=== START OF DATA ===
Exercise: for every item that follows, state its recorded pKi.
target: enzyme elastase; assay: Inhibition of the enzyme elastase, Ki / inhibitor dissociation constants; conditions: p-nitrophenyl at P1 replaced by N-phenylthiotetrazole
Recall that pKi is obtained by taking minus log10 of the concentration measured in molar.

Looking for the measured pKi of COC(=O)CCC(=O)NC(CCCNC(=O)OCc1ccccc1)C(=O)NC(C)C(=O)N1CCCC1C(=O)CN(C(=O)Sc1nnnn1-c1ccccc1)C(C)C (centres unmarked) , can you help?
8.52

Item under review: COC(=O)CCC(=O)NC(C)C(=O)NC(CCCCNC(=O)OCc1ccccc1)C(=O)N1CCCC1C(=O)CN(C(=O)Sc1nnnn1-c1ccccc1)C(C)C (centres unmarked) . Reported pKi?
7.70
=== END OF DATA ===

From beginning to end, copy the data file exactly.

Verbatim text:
Exercise: for every item that follows, state its recorded pKi.
target: enzyme elastase; assay: Inhibition of the enzyme elastase, Ki / inhibitor dissociation constants; conditions: p-nitrophenyl at P1 replaced by N-phenylthiotetrazole
Recall that pKi is obtained by taking minus log10 of the concentration measured in molar.

Looking for the measured pKi of COC(=O)CCC(=O)NC(CCCNC(=O)OCc1ccccc1)C(=O)NC(C)C(=O)N1CCCC1C(=O)CN(C(=O)Sc1nnnn1-c1ccccc1)C(C)C (centres unmarked) , can you help?
8.52

Item under review: COC(=O)CCC(=O)NC(C)C(=O)NC(CCCCNC(=O)OCc1ccccc1)C(=O)N1CCCC1C(=O)CN(C(=O)Sc1nnnn1-c1ccccc1)C(C)C (centres unmarked) . Reported pKi?
7.70